Although Sam’s patient taxi driver shows up 3 hours before
we are ready to check out, we get an even later start today because we go first
to Sam’s work – which ends up being about 45 minutes in the opposite direction –
so my daughter can use his computer to finish making her travel plans. She intends
to leave us on Friday and head to Benin to study traditional healing practices
Finally we’re ready to roll and the taxi takes us back to
central Accra where we are planning on catching the bus to our next destination.
My daughter decides we should negotiate for a taxi instead
which ends up being a really good thing. We are supposed to spend the nite at a
bed and breakfast of an ex-pat friend of a u.s. friend that is not quite yet
open for business but where we’ve been invited to stay the nite before we
continue along the coast to Elima.
The rural terrain of Ghana’s coastal route unfolds before us:
some taller hills west of Accra but then mostly even plains of lush green
grass, few trees, low brush, abundant banana or plantain and palm groves, with a
scattering of tiny villages infrequently springing up, and of course vendors in
minimal structures as well as individuals sitting merely a foot from the
pavement on the side of the road next to 10 or 12 mangoes stacked in triangles
on the ground or holding high like flags the limp carcasses of small dead
animals we do not recognize.
When we finally get our destination just as the sun is
setting, we realize we will not be able to stay: there is really no road to the
future resort so we bounce along between little thatched-roof homes while tons
of goats and chickens skillfully avoid us, thru crumbling walls and fading straggly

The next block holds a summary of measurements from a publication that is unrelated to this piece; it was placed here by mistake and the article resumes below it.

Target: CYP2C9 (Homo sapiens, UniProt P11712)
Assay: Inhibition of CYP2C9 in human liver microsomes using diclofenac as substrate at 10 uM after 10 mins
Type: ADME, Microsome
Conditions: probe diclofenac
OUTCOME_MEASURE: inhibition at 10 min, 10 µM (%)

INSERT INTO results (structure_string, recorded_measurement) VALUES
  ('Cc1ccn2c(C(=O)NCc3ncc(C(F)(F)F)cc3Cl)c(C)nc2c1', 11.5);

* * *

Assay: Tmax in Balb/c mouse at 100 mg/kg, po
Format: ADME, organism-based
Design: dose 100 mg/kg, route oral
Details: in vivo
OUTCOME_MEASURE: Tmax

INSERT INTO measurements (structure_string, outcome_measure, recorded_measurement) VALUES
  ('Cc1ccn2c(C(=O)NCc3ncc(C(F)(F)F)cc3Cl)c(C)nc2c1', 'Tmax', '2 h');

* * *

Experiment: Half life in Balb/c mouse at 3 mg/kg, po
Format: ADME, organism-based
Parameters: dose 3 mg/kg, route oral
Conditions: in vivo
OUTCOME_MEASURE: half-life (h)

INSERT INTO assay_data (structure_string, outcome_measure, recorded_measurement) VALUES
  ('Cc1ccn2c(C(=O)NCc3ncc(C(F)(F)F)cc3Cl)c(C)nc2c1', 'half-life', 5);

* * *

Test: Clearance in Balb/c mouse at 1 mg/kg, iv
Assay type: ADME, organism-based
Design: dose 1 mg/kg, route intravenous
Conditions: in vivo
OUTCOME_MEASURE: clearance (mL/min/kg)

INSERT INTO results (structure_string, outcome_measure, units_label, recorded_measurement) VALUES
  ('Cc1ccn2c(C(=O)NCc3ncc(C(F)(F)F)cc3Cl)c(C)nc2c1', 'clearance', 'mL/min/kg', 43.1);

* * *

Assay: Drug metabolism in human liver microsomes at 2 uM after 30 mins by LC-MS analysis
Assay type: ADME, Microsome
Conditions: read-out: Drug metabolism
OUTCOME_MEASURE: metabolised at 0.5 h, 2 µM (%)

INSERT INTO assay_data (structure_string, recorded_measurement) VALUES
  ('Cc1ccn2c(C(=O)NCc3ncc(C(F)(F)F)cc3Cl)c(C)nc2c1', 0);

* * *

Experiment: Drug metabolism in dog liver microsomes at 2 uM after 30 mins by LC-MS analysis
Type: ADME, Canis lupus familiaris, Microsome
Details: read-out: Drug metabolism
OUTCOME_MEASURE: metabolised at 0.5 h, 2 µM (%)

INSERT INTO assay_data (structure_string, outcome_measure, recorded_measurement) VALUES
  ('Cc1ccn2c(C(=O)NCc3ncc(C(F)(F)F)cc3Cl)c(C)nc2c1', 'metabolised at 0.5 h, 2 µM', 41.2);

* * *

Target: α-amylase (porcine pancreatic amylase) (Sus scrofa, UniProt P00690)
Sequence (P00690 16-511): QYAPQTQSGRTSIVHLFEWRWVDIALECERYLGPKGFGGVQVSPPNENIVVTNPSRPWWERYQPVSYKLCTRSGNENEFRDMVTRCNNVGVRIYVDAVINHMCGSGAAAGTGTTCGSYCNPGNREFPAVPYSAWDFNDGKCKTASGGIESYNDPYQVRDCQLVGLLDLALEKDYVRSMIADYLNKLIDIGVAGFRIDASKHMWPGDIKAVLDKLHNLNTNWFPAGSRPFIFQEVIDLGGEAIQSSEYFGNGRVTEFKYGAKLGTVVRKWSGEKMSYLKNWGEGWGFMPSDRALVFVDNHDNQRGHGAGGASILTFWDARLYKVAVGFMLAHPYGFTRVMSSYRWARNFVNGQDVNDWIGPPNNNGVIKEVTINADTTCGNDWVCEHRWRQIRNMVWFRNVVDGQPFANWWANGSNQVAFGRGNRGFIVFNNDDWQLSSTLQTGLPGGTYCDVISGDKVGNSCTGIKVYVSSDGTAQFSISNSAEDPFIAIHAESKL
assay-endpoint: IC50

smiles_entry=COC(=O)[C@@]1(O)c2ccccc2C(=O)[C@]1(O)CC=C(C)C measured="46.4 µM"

gardens, skirting small fires and relaxing villagers, climbing over large stones
and gaping craters that try but do not succeed in trapping us to our relief.
We reach the outer wall that is ornate with pre-colonization
figures and nature scenes but is the only completed part we can see. There is
one room with walls and a roof boasting a bed that is too small for all of us
and but no water or bathroom.
We are given a tour of where the kitchen and other rooms are
going to be built and then we are invited to drive to the owner’s grandmother’s
home, where a splendid meal awaits us.
We have to re-negotiate with Kobi, our driver, who
graciously is willing to take us further up the coast toward our next yet to be
determined resting spot.
Fortunately, Tessie successfully contacts another Ghanaian
friend/chosen family whose parents live just beyond Elima – our final destination – and are
building a guest house where we can spend the nite sin electricity because they
shut it off while they are out of town – but with two beds and a bathroom with
a shower and tub.
We drive in the dark now for close to another two hours
until we must leave the paved road again and travel several miles on bumpy dirt
roads and thru several substantial villages before we arrive at the dwelling.
A man from the bordering village greets us with a bright flashlight
and big smile, opens the house and brings over another mattress we place on the
floor. We fling open all the windows and doors and fall asleep to the sound of waves gently
caressing the beach below.